Some vids about arranging on fingerstyle guitar say to figure out the chords first either by ear or through tabs, then to play the melody on top of them. But that seems like too much work. For one, even if I know the chord I'd have to start thinking of the different ways to play that chord all over the fretboard so it could be played next to the melody note I want.

Instead, I thought that chords could be inferred from the melody. For example first I find the melody by ear. Then for each melody note I’d like a chord on, I add a bass note that sounds good with it and then add middle notes and eventually the chord reveals itself from the shape I formed.

So I just keep adding supporting notes to the melody until I have my chord. And I keep doing this to find the other chords. Sometimes I don’t even bother to know what the name of the chord is (especially if it’s somewhere in the middle of the fretboard) as long as it just sounds “good” with my melody note. So I was wondering if this is right. Can chords be found from the melody alone when arranging by ear?

Edit: Please note that this question assumes that I have heard the song before. I mainly arrange for well known songs that I have in my head. Pop songs, traditional songs, etc. Mainly as an exercise for myself. I am aware of what these songs are "supposed" to sound like as I'm arranging them. But I'm trying to find the chords from the melody as the melody is what I usually start off with. Here's an example of the style I'm working towards. I wrote this question with the guitar in mind. Especially due to its complexity with chord-melody throughout the entire fretboard. But I guess this would work for any instrument that can play chords as well as melody.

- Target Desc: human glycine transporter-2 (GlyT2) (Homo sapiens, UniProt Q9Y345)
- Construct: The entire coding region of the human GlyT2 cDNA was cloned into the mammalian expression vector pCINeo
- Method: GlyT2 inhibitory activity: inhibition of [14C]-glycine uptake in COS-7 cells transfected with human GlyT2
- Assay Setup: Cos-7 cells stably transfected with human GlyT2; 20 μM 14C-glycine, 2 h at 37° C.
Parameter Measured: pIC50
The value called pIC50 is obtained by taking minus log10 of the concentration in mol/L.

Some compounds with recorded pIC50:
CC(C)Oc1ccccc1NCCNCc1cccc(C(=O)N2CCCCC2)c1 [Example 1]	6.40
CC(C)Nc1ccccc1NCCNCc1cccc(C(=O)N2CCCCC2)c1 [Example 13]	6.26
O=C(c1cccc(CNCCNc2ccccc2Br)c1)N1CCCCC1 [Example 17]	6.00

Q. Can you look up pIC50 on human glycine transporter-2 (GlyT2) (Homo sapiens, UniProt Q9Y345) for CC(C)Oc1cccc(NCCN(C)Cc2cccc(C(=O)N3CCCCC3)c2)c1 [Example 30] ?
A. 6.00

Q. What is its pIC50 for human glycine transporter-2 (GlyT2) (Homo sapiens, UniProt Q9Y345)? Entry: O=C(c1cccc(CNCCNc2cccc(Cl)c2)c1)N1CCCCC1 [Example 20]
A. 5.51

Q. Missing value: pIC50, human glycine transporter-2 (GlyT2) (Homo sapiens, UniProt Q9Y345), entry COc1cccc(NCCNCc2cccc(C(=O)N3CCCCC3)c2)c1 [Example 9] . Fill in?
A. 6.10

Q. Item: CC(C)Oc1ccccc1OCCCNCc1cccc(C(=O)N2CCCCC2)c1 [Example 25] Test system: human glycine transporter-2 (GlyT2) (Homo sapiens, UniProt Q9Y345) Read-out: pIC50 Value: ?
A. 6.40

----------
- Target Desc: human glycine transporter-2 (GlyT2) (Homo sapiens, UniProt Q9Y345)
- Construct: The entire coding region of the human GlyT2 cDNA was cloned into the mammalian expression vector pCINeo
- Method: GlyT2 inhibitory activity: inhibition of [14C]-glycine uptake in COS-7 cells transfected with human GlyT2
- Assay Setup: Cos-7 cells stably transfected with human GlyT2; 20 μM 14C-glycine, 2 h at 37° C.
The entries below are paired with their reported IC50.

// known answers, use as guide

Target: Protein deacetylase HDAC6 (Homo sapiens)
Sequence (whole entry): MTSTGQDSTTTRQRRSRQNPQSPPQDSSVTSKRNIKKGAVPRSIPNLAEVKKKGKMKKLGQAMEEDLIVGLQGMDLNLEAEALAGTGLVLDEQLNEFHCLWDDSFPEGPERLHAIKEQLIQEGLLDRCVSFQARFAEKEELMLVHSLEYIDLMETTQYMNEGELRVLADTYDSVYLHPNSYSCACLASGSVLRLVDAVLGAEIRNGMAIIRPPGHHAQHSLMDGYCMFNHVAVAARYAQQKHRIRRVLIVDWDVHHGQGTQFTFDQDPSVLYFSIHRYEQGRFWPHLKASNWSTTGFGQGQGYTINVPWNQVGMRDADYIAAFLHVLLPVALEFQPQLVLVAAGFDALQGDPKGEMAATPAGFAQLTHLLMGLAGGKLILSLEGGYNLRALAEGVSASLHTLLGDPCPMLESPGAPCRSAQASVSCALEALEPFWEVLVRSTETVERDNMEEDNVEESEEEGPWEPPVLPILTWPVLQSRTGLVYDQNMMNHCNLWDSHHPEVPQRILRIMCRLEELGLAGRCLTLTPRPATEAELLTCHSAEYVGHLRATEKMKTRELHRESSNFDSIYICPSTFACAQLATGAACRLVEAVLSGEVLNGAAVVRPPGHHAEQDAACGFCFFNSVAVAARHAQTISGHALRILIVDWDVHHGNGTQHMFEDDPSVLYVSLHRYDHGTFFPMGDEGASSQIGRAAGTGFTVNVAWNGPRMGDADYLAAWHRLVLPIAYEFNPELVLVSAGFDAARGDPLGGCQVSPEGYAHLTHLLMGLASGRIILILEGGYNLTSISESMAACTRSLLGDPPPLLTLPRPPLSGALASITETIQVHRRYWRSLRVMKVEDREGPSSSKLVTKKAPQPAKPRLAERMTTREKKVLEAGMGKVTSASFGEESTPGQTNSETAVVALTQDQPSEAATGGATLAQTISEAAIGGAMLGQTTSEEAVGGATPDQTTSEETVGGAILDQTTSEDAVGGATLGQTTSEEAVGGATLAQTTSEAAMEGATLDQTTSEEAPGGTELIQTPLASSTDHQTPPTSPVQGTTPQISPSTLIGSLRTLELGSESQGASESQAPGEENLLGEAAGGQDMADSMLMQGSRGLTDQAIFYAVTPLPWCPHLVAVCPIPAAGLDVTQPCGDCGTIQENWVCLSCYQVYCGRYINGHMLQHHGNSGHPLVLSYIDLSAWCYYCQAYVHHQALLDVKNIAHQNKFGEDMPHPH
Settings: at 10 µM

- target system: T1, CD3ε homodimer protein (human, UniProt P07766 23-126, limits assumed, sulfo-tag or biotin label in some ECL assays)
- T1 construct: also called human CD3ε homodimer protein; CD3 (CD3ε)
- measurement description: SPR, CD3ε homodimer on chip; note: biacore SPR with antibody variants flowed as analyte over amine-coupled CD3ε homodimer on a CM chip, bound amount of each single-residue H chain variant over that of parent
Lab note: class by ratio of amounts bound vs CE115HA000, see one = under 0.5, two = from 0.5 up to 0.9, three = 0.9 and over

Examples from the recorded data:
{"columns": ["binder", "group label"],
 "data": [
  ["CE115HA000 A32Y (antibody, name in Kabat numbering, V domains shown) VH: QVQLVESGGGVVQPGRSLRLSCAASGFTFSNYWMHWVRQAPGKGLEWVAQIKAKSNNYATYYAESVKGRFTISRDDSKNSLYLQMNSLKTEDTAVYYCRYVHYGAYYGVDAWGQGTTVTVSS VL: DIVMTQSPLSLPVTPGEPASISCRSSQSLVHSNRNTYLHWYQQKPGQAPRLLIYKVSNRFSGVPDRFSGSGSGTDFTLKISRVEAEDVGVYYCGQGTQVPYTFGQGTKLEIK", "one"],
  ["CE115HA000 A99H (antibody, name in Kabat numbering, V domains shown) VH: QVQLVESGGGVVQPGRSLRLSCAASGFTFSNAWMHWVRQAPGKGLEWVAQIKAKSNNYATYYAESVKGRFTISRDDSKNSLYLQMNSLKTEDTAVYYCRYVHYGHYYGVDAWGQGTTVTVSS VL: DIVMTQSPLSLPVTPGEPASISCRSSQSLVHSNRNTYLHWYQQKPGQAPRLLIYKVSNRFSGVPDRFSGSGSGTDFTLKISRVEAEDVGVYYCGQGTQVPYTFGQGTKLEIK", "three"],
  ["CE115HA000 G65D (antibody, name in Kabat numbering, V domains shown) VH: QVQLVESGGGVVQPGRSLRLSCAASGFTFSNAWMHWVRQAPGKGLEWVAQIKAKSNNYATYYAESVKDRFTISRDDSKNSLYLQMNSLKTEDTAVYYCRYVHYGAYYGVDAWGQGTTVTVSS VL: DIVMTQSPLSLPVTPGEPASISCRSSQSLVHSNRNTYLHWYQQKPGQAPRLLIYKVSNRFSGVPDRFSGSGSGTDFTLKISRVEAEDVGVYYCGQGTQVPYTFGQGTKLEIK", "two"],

• Yes, it has to do with perception and memory. – jjmusicnotes Aug 6 '19 at 19:41
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    If you take a melody you are unfamiliar with and come up with “chords that work” with that melody the possibilities are endless based on the style, the taste of the arranger and a million other factors. You may come up with chords but you may also have a different song when you are done. – b3ko Aug 6 '19 at 20:15
  • I've noted that the original harmonization of "Rose of May" from Final Fantasy IX is not quite the harmonization I would have used--it's off by some chords. I've also often ended up minorly reharmonizing other video game themes I've arranged. – Dekkadeci Aug 7 '19 at 0:23